Between 2000 and 2019, there were 7,348 major natural disasters — including earthquakes, tsunamis and hurricanes — that claimed 1.23 million lives, affected 4.2 billion people and resulted in $2.97 trillion in global economic losses, according to the UN Office for Disaster Risk Reduction (UNDRR).
The Center for Research on the Epidemiology of Disasters’ Emergency Events Database characterizes a natural disaster as having at least 10 or more people reported killed, 100 or more people reported affected, declaration of a state of emergency, or a call for international assistance.
The sharp increase has been attributed to rising global temperatures, which scientists say is increasing the frequency of extreme weather and disaster events. The report found floods, storms, heatwaves, droughts, hurricanes and wildfires have all significantly increased in the past 20 years.
“It is baffling that we willingly and knowingly continue to sow the seeds of our own destruction,” said UNDRR chief Mami Mizutori and Debarati Guha-Sapir of Belgium’s Center for Research on the Epidemiology of Disasters, in a joint foreword to the report.
“It really is all about governance if we want to deliver this planet from the scourge of poverty, further loss of species and biodiversity, the explosion of urban risk and the worst consequences of global warming.”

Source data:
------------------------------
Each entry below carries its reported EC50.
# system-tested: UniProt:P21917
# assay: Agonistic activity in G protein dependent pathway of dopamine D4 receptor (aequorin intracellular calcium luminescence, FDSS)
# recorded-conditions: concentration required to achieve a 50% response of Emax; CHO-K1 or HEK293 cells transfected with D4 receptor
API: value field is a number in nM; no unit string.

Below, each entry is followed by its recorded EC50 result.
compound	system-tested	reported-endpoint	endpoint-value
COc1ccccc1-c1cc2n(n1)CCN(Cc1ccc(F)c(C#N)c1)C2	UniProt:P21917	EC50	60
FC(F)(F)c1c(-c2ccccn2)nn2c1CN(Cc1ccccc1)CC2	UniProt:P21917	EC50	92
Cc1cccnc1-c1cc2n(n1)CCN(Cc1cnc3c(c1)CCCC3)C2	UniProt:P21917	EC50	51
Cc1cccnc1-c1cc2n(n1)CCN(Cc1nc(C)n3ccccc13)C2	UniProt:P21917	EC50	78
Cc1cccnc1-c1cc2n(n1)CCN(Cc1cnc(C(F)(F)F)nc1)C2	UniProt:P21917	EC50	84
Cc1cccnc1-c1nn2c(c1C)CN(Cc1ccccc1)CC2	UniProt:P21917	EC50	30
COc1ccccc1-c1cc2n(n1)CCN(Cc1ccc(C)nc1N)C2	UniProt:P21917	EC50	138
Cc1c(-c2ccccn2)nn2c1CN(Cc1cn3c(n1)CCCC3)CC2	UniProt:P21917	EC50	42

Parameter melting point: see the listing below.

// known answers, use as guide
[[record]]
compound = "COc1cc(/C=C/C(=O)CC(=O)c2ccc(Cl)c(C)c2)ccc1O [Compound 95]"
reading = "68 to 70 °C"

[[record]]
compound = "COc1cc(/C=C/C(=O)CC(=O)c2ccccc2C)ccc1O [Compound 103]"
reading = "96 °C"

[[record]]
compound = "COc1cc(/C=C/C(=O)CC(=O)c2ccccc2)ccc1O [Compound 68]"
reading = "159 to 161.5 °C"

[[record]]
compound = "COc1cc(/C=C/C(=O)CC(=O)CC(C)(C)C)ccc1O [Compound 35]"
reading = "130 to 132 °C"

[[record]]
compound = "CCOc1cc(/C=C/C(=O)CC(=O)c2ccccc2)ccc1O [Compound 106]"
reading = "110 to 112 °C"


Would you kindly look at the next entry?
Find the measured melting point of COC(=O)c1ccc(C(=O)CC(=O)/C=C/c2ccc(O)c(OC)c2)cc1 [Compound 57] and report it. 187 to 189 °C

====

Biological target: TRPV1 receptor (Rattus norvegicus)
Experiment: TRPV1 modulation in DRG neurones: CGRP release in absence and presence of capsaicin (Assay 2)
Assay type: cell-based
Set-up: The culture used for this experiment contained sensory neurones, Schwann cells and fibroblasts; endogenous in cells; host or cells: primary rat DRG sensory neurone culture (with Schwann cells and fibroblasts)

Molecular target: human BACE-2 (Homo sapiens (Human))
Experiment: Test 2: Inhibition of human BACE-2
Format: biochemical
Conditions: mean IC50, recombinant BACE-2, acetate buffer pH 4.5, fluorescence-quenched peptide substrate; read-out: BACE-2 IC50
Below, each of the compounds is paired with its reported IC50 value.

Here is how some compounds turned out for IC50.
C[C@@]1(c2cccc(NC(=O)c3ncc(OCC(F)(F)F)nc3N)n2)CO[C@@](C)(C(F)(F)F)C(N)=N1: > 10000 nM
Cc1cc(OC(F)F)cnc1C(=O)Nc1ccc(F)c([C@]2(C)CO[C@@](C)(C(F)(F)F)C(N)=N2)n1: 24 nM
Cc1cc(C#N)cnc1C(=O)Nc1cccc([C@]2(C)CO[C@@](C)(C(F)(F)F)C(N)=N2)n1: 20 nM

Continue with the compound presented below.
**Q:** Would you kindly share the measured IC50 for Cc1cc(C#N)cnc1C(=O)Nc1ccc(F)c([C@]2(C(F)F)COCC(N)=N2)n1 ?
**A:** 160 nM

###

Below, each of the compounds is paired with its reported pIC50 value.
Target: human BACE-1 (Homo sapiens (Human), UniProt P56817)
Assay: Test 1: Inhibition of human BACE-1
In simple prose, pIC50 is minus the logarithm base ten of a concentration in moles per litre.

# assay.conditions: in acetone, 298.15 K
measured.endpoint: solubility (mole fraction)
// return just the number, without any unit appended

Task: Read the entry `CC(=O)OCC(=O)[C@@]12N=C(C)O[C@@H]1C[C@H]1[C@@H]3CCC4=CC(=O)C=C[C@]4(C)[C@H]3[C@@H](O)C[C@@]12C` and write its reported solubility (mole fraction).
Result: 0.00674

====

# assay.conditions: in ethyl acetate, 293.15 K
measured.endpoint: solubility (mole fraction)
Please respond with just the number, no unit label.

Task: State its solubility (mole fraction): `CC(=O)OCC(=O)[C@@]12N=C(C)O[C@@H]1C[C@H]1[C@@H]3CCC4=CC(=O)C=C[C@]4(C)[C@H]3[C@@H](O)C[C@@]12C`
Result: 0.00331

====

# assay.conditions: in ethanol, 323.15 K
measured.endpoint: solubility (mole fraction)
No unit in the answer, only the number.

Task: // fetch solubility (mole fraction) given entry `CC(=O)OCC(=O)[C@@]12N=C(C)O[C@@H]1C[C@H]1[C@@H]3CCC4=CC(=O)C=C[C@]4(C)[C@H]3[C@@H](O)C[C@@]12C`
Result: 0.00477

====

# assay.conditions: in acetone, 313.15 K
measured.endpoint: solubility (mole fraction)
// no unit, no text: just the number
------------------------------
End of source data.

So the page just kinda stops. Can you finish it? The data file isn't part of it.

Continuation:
Asia was the worst hit from climate disasters in the past 20 years, suffering from 3,068 disaster events between 2000 and 2019. That was followed by 1,756 disasters in the Americas and 1,192 in Africa.
The worst affected country over the past two decades is China, which experienced more than 500 natural disasters, followed by the United States, with 467 disaster events.
Among the deadliest — considered mega disasters because they each killed more than 100,000 people — were the 2004 Indian Ocean Tsunami, the 2008 Cyclone Nargis in Myanmar, and the 2010 Haiti earthquake.
But researchers warn that “the odds continue to be stacked against” these communities.
“In particular by industrial nations that are failing miserably on reducing greenhouse gas emissions to levels commensurate with the desired goal of keeping global warming at 1.5 ̊C as set out in the Paris Agreement,” Mizutori and Guha-Sapir said.
They called on countries to do more to strengthen disaster risk governance and to better prepare for future climate catastrophes.
Currently, the world is on course for a temperature increase of 3.2 degrees Celsius or more, unless industrialized nations can drastically cut their greenhouse gas emissions.
That projected temperature increase is enough to increase the frequency of extreme climate events across the world, the report said, rendering any improvements to disaster response or climate adaptation “obsolete in many countries.”
Emissions will need to be reduced by at least 7.2% every year over the next 10 years in order to achieve the 1.5 degree target agreed in Paris.